No Time to Die came out after COVID-19 coupled with streaming changed everything.

Only the number crunchers at Metro-Goldwyn-Mayer, Bond’s home studio, will know the full story once No Time to Die completes its theatrical run. But the possibility of a popular hit that’s a financial disappointment remains.

NTTD opens in the U.S. with good news, not-so-good news

BOND: Harumpf!

First the good news: No Time to Die is projected to be the No. 1 movie in the U.S. this weekend.

Not-so-good news: The 25th James Bond film’s estimated weekend take (including Thursday night preview showings) is estimated at $56 million, according to Exhibitor Relations Co., which track movie box office data.

That’s behind the U.S. opening of Skyfall ($88.4 million), SPECTRE ($70.4 million), and Quantum of Solace ($67.5 million). In U.S. terms, No Time to Die’s opening is the lowest since 2006’s Casino Royale ($40.8 million), when movie ticket prices were a lot cheaper.

The U.S. results for No Time to Die compare with an international opening of $121 million last week. That, of course, included the U.K., where going to a Bond movie is part of national pride.

Some context: Venom: Let There Be Carnage (a Spider-Man related movie) had an opening of $90 million last weekend.

To be sure: Comparing No Time to Die (released during the midst of a long pandemic) to earlier Bond films is dicey. No Time to Die’s release was delayed three times because of COVID-19.

On the other hand: U.S. audiences are turning out for movies. For whatever reason, in the U.S., Venom trumps Bond. I never thought I’d type that in a sentence.

I suspect Bond 26, whenever that comes out, will be shoved toward the end of the release dates. (joke/sarcasm)

UPDATE: Deadline: Hollywood reports that No Time to Die’s global box office is $313.7 million including this weekend’s U.S. results.

Not surprisingly, the U.K. paced the international results. Here’s the take from Exhibitor Relations Co.

About that No. 1 spoiler for No Time to Die

No Time to Die poster

YES, there be spoilers. So if you’re spoiler sensitive, stop reading now. This is your last warning. To make what seems like an obvious point to me, spoilers are necessary for this post. I gave this post the most bland title to avoiding giving things away.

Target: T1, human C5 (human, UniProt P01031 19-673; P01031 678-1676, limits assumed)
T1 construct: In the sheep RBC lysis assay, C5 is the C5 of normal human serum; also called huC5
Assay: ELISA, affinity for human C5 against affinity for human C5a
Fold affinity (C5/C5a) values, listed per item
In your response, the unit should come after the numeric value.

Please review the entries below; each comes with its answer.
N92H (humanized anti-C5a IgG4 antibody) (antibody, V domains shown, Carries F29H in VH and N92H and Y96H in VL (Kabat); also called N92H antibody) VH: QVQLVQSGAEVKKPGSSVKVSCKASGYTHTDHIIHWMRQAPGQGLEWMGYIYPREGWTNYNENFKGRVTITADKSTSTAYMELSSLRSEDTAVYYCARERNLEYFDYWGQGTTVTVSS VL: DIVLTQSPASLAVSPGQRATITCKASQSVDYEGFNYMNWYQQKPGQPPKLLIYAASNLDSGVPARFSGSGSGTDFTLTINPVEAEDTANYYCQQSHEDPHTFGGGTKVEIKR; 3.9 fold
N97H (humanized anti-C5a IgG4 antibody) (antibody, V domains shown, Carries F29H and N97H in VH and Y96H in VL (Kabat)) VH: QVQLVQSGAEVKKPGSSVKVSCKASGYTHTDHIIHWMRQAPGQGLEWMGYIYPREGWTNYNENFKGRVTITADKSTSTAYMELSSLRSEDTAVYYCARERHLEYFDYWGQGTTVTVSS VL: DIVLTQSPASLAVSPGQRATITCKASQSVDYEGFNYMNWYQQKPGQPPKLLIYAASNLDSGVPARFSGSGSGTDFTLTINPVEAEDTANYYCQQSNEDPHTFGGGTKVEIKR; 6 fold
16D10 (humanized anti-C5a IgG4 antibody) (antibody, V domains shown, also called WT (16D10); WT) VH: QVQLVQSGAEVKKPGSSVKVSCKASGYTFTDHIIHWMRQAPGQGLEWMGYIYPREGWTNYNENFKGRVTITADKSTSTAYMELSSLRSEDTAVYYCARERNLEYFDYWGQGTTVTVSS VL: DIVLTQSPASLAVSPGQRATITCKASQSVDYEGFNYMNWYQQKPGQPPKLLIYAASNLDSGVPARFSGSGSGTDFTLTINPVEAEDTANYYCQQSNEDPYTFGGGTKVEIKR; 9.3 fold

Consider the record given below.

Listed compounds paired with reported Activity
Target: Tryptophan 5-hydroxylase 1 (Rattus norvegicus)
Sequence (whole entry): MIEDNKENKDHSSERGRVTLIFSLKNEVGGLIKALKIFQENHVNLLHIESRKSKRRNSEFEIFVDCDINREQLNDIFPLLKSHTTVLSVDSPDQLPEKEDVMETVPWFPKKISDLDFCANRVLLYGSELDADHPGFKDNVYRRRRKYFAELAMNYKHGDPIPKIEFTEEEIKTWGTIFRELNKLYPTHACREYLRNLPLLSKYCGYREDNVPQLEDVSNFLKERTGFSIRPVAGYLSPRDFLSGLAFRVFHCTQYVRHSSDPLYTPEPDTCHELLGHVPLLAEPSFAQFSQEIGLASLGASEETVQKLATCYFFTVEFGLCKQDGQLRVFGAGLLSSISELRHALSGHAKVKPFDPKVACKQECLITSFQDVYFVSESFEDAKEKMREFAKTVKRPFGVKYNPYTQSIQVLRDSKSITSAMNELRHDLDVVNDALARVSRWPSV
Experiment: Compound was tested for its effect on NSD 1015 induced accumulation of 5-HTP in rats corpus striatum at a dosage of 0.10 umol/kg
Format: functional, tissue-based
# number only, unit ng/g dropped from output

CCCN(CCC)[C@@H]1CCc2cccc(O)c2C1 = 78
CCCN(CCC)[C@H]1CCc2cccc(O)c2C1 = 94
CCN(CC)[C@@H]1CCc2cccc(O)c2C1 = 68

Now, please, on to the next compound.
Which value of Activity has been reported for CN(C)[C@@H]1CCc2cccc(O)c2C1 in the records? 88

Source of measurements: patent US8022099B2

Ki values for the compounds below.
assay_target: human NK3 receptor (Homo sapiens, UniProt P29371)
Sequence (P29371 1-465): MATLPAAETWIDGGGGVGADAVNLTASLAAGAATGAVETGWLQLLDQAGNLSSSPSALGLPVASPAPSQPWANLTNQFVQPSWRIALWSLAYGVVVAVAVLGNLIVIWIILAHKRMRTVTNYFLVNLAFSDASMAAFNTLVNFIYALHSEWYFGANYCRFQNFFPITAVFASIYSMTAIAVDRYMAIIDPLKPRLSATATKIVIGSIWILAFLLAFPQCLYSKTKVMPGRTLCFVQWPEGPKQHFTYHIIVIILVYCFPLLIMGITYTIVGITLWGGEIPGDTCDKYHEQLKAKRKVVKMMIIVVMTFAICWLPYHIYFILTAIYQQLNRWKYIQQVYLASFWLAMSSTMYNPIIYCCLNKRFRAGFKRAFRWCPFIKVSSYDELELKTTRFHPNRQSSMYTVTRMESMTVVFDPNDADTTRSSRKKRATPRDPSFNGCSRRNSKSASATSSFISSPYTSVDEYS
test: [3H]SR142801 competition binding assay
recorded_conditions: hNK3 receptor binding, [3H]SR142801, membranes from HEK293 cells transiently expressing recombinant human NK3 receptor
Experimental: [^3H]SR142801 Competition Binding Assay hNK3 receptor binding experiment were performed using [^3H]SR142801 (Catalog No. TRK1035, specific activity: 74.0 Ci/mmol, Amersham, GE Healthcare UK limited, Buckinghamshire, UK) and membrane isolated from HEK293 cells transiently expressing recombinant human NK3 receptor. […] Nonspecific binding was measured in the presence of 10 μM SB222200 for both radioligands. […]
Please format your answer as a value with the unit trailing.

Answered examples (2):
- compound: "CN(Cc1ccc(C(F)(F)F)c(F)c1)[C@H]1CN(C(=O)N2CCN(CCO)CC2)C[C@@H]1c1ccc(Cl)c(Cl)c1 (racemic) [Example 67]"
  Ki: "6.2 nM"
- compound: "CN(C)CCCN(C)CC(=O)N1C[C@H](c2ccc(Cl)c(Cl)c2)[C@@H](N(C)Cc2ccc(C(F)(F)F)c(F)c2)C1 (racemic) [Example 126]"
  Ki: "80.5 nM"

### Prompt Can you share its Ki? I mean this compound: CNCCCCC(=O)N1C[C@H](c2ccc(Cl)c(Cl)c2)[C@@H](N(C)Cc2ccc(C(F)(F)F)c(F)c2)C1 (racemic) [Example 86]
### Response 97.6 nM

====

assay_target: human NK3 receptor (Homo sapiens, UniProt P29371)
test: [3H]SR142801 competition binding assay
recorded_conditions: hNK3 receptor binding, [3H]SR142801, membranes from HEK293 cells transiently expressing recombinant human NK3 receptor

No Time to Die wraps up a five-movie arc featuring Daniel Craig as James Bond. It’s a self-contained Bond universe that (mostly) doesn’t concern the previous 20 Eon Productions movies.

Eon Productions got the idea in the middle of the arc (in between Skyfall and SPECTRE). Still, it’s now official these films are their own thing. That’s much the way that Christopher Nolan’s three Batman movies are their own thing, not related to any other Batman films.

Whether Eon wants to admit it or not, the makers of the Bond film series are following the same path set by Fox and Marvel movies featuring Marvel comic book characters

With 2015’s SPECTRE, Eon specifically adapted interconnected storytelling featured in movies made by Walt Disney Co.’s Marvel Studios. With No Time to Die, Eon has doubled down on that concept.

2017’s Logan (made by Fox before it was absorbed by Disney), we had the final Hugh Jackman adventure as Logan/Wolverine. In 2019’s Avengers: Endgame, we had the concluding tale of Tony Stark/Iron man (Robert Downey Jr.), ending an arc of more than a decade.

The concept, of course, is The Hero’s Last Stand. The hero falls, but falls heroically. The audience weeps.

When executed well, it works.

To be clear, The Hero’s Last Stand goes back a long time. It was included in genres as diverse as Biblical epics (Samson and Deliah) and Westerns (Ride the High Country and The Shootist). But Bibical movies and Westerns aren’t popular anymore.

But comic book films are.